Our Services for entry to Canada
Refused Entry to Canada? If you are convicted of an offense you may be inadmissible to Canada. This may be due to a criminal offense that you committed in the past such as a DUI, DWI, DWAI, OUI, DUAI, possession, assault, a felony, misdemeanor, fraud, or other convictions.
If you have been refused entry to Canada, were turned back at the border, or are unsure whether you are inadmissible, it is important to consult with a Canadian immigration attorney who can compare the law under which you were convicted with the equivalent law in Canada to see whether the conviction is one that makes you inadmissible. We can also determine whether your offense is one that is considered major or minor criminality.
If you are inadmissible, there are three ways to overcome your inadmissibility and get permission to travel to Canada again.
- Deemed Rehabilitation – If your offense was minor in nature and you only have one offense on your record, you may be considered deemed rehabilitated. You must wait 10 years from the date of the completion of your sentence to be deemed rehabilitated. Nothing but the passage of time will qualify you for deemed rehabilitation and once this happens you should be able to enter Canada without having to make an application. If your offense was a major offense, or if you have more than one offense, you will never be deemed rehabilitated and an application will be necessary to overcome your inadmissibility.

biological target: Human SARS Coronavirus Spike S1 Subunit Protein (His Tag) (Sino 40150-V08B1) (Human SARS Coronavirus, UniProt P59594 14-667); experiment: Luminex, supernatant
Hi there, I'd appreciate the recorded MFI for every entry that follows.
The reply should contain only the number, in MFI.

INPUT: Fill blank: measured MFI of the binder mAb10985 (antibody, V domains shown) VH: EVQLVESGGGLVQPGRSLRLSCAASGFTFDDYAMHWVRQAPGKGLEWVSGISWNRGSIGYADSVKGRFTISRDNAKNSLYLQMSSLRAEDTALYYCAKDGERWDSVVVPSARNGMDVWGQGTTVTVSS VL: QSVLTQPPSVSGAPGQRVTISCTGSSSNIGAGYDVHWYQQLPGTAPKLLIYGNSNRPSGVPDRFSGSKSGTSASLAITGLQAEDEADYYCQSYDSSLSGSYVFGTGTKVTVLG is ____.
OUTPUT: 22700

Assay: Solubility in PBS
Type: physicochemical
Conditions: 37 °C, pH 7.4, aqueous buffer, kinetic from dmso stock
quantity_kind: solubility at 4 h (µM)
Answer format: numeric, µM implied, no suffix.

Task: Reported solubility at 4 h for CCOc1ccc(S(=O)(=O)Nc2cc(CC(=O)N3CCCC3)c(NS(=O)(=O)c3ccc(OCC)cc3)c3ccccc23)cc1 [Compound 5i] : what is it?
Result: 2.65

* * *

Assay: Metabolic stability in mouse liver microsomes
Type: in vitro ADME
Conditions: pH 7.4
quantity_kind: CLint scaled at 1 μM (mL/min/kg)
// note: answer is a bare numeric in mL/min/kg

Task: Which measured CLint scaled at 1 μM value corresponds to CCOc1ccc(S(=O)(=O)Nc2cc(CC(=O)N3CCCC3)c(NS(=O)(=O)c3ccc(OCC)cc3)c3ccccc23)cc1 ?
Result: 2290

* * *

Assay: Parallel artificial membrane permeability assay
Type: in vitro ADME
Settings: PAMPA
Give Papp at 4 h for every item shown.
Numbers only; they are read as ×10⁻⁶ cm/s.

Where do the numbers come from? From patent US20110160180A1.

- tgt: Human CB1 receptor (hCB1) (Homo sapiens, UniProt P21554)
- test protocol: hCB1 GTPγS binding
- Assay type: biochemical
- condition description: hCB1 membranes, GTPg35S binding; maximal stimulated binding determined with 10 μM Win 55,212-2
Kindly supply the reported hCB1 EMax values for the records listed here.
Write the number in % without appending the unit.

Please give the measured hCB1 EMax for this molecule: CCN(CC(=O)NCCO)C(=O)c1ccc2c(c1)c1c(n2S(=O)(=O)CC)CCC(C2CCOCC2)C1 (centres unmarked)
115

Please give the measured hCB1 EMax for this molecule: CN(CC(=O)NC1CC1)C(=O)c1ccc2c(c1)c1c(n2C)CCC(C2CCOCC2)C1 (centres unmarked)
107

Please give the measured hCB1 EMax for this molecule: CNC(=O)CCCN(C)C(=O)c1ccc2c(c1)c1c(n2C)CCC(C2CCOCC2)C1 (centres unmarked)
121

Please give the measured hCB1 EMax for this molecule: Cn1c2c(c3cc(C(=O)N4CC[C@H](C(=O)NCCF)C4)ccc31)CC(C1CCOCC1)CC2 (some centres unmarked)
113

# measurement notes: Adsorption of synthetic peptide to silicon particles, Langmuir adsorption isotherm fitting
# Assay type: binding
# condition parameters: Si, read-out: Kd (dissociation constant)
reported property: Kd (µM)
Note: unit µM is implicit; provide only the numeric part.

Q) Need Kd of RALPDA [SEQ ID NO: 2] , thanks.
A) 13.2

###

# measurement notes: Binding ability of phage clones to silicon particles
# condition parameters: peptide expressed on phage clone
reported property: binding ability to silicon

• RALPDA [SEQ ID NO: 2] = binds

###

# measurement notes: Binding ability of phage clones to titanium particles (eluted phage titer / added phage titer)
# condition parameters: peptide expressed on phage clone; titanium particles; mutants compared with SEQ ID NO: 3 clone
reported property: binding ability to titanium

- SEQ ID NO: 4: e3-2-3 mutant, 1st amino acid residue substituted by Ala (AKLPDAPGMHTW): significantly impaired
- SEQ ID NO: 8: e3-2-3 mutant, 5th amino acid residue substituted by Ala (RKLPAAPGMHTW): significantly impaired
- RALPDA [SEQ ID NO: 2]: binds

- Determination of Rehabilitation – You may apply for a determination of rehabilitation if 5 years have passed from the date of the completion of your sentence. These types of applications are filed with the Canadian Consulate and can take up to 12 months to process. An approval of rehabilitation is permanent unless you re-offend.
- Temporary Resident Permit – If 5 years have not yet passed since the completion of your sentence OR if you need to go to Canada urgently and can’t wait for a determination of rehabilitation, you can apply for a Temporary Resident Permit. Temporary Resident Permits can be filed with the Canadian Consulate where they can take a few months to process. An application can also be made at the border for a decision on the same day. Once approved, a Temporary Resident Permit is only temporary and will need to be renewed if you wish to continue to travel to Canada.
Canadian Inadmissibility is a complex area of law requiring a skilled Canadian Immigration Attorney and in-depth knowledge of Canadian Immigration and Criminal Law. At Richards and Jurusik, we have extensive experience helping people who have been refused entry to Canada to overcome inadmissibility issues.